Freud and Basquiat Lead Night of Strong Results in London

Launch Slideshow

The Contemporary Art Evening Auction was led by Lucian Freud's Portrait on a White Cover which soared to £22.5 million after a lively bidding battle on the phones and in the saleroom on its auction debut. The appetite for Jean-Michel Basquiat showed no sign of waning, as three works sold for a combined total of £26.7 million, including Untitled, that rose to £14.7 million. Other highlights included Cecily Brown's The Skin of Our Teeth which achieved three times its low estimate, reaching £3 million, and Peter Doig's dreamlike landscape Daytime Astronomy (Grasshopper) which sold for £7.7 million. Click through to see the top results from the evening, which totalled £110,239,550.

Click here to view the full results:
Contemporary Art Evening Auction

Freud and Basquiat Lead Night of Strong Results in London

  • Lucian Freud, Portrait on a White Cover, 2001-03.
    Sold for £22,464,300.
    Representing the culmination of Freud’s lifelong engagement with the reclining nude – a theme he first embarked upon in 1950 and returned to throughout his career – this painting is one of the last five nudes painted by the artist. The work depicts Sophie Lawrence, who worked at Tate publishing and met Freud whilst he was preparing for his Tate retrospective in 2002.
  • Jean-Michel Basquiat, Untitled, 1982.
    Sold for £14,674,200.
    At once reminiscent of the graffiti of New York’s subway; beholden to the art historical influence of Cy Twombly; evoking the collages and linguistic play of Dada; and channelling a fierce socio-political contemporary angst, Untitled belongs among the most striking and powerful of Basquiat’s single head paintings of 1981-82.
  • David Hockney, Double East Yorkshire, 1998.
    Sold for £11,287,200.
    This large-scale work across two canvasses presents a theme that dominated Hockney's  career for many years: Yorkshire. The vibrant colour and repeat patterns of the fields demonstrate the artist’s passion for his home county and the changing face of the landscape through the seasons. Exhibited in Hockey’s 2012 exhibition at the Royal Academy, the work forms part of an ongoing series of landscapes that resonate with the artist; whether the English county in which he was born and raised, or his adopted home in the Californian sunshine.
  • Jean-Michel Basquiat, New York, New York, 1981.
    Sold for £8,126,000.
    Having resided in the same private collection since 1981 when it was first exhibited in Jean-Michel Basquiat’s seminal exhibition; SAMO at the Galleria d’Arte Emilio Mazzoli in Modena, Italy, New York, New York is a powerful and arresting exhibition of Basquiat’s early period of work that brought the urgency of his art from the street to the studio. Intensely forged in an array of media including oil stick, acrylic, and spray paint, New York, New York is highly charged and raw with energy.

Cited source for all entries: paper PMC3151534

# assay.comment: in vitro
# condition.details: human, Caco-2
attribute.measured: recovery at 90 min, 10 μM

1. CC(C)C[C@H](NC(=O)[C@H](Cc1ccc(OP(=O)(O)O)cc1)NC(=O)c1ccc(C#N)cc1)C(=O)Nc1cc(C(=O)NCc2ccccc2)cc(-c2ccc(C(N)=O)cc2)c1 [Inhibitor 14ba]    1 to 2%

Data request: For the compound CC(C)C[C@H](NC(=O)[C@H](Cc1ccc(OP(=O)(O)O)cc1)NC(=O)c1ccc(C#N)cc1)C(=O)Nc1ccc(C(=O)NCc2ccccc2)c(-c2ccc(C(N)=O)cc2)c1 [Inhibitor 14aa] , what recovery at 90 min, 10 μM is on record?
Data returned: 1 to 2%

• Peter Doig, Daytime Astronomy (Grasshopper), 1998-99.
    Sold for £7,674,400.
    Daytime Astronomy (Grasshopper) is a spectacular distillation of all the elements that have made Peter Doig one of the most celebrated painters of his generation. Showcasing the immense invention inherent in Doig’s response to the masters of Twentieth Century art, Daytime Astronomy (Grasshopper) is a perfect realisation of Doig’s immense technical and conceptual awareness, and serves as a testimony to his status as one of the greatest painters working today.
  • Yves Klein, Untitled Anthropometry (ANT 5), 1962.
    Sold for £6,771,200.
    A picture of weightless exaltation – the dawning of Klein’s 'blue epoch – Untitled Anthropometry (ANT 5) is an exquisite, rare instance of Yves Klein’s series of body paintings, the Anthropométries.
  • Jean-Michel Basquiat, Untitled, 1982.
    Sold for £3,892,250.
    Searing in its electric immediacy, Jean-Michel Basquiat’s Untitled is masterful example of this artist’s instinctive draughtsmanship that is deeply imbued with a sense of self-portraiture. The present work was created during a year of unprecedented success for the twenty-two year old prodigy: in 1982 Basquiat had his first solo exhibitions with Larry Gagosian in Los Angeles, Bruno Bischofberger in Zurich, and other galleries in New York and Rotterdam.
  • Francis Bacon, Study of a Figure, 1954.
    Sold for £3,150,000.
    This remarkable painting is a recent Bacon discovery, given that for more than sixty years it remained in private collections, lost to public view until it was exhibited at the Guggenheim Bilbao and the Grimaldi Forum, Monaco in 2016.
  • Chris J Ratcliffe/Getty Images for Sotheby's
    Cecily Brown, The Skin of Our Teeth.
    Sold for £3,010,000.
    Cecily Brown makes no distinction between abstraction and figuration; rather, her work is concerned with translating sensation into paint. Anchored by the human body, her paintings divulge intimate passages of flesh via a constellation of luscious brushstrokes.
  • Alexander Calder, Untitled, 1956.
    Sold for £2,290,000.
    Created in 1956, Untitled was acquired by the twentieth-century Italian sculptor, Marcello Mascherini the same year. Having remained in the Mascherini family collection since this time, its appearance at auction illustrates a unique creative dialogue between two divergent, yet conceptually linked artists.

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